How to Make a Dog Vomit After Eating Chocolate

Written by christy bagasao
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How to Make a Dog Vomit After Eating Chocolate
Chocolate and dogs are a bad combination. (dog image by Michal Tudek from

Long have dog owners heard the warning not to feed chocolate to their canine pals. Cocoa beans contains theobromine, a toxic stimulant that affects the nervous system of dogs. Because theobromine metabolises slowly in dogs, it stays in the bloodstream longer. Chocolate poisoning in dogs can eventually cause damage to the kidney and heart, and can even lead to death. A quick canine first aid tactic to combat chocolate poisoning is making the dog vomit. Act quickly for best results.

Skill level:
Moderately Easy

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Things you need

  • 3 per cent hydrogen peroxide solution
  • Syringe with cc markings or tsp measure
  • Activated charcoal

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  1. 1

    Measure 3 ccs, or roughly 1/2 tsp, of 3 per cent hydrogen peroxide solution per 9.07 Kilogram of your dog's weight.

    How to Make a Dog Vomit After Eating Chocolate
    Chocolate is deadly to dogs. (chocolate-box image by Jaroslav Machacek from
  2. 2

    Squirt the hydrogen peroxide into the dog's mouth with the syringe or pour it in with a spoon, cup or funnel. Hold the dog's mouth shut to be sure he swallows.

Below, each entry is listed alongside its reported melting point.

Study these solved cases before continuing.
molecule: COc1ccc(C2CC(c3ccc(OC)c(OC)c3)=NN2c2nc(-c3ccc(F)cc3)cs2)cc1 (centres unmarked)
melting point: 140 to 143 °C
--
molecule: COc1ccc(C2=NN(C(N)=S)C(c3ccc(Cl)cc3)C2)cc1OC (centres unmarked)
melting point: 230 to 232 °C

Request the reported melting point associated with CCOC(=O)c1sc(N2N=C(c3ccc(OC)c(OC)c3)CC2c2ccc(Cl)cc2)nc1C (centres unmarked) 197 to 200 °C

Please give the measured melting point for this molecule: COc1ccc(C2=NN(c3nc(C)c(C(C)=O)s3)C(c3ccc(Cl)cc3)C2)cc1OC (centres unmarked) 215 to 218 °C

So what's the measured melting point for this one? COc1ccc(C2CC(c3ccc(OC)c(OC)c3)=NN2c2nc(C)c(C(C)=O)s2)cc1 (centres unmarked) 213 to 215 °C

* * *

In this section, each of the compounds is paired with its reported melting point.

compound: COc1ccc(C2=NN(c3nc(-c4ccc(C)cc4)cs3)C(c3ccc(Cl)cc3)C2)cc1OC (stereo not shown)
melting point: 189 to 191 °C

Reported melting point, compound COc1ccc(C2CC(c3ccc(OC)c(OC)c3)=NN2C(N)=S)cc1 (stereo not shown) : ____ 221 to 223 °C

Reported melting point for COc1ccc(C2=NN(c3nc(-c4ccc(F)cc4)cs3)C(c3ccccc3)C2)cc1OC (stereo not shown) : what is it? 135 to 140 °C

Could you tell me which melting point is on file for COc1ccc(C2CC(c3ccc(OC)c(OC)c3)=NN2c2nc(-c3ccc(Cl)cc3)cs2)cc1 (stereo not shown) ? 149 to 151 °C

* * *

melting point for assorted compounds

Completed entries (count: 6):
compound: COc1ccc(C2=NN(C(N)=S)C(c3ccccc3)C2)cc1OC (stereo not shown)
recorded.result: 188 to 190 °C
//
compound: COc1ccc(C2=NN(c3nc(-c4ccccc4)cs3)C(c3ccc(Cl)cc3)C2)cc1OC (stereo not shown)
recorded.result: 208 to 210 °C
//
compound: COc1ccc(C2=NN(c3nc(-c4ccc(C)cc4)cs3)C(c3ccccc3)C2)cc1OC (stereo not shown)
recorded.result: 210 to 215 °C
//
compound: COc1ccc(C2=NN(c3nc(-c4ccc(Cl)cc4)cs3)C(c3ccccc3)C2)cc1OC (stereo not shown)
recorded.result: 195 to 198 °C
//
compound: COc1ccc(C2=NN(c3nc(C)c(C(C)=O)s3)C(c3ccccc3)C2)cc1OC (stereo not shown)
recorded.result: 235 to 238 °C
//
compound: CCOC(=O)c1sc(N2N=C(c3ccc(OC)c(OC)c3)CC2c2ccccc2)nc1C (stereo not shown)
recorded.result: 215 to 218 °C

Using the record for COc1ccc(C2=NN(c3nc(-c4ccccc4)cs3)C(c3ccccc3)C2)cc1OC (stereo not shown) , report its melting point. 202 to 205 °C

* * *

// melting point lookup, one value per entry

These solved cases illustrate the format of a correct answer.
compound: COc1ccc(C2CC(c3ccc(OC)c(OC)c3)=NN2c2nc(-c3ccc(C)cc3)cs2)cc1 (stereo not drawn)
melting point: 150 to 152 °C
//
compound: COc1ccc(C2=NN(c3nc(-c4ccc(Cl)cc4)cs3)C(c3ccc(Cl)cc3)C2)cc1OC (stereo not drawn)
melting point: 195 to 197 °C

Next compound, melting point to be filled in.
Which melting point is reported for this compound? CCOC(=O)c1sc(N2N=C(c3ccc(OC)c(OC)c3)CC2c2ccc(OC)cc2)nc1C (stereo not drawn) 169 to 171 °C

3. 3

    Wait 10 to 15 minutes. If the dog has not vomited, repeat every 10 minutes. Alternatively, try 1 large tbsp of salt for every 6.8 Kilogram of body weight or a single dose of 1 tsp of syrup of ipecacuanha, the latter preferably used under the guidance of a veterinarian.

    How to Make a Dog Vomit After Eating Chocolate
    Keep chocolate out of reach for a healthy dog. (dog image by Ramona smiers from
  4. 4

    Once the dog vomits, feed her activated charcoal moistened with water to absorb toxins. Use the directions on your packaging or use 1 tsp for a dog under 11.3 Kilogram and 2 to 4 tsp for a dog over 11.3 Kilogram. Your dog may still need the assistance of a veterinarian, depending on the length of time the chocolate was in the dog's system, the age and size of the dog, and the symptoms the poisoned dog is exhibiting. It is always best to call your local veterinarian.

Tips and warnings

  • California Poison Control advises calling a veterinarian before inducing vomiting in your dog.
  • A dog may require up to three days for full recovery, according to Dog Symptoms
  • All dog owners should be prepared with a canine first aid kit such as the one recommended by the ASPCA, according to Dog Owner's Digest.
  • If your poisoned dog is unconscious or nonresponsive, do not induce vomiting, according to The Daily Puppy.

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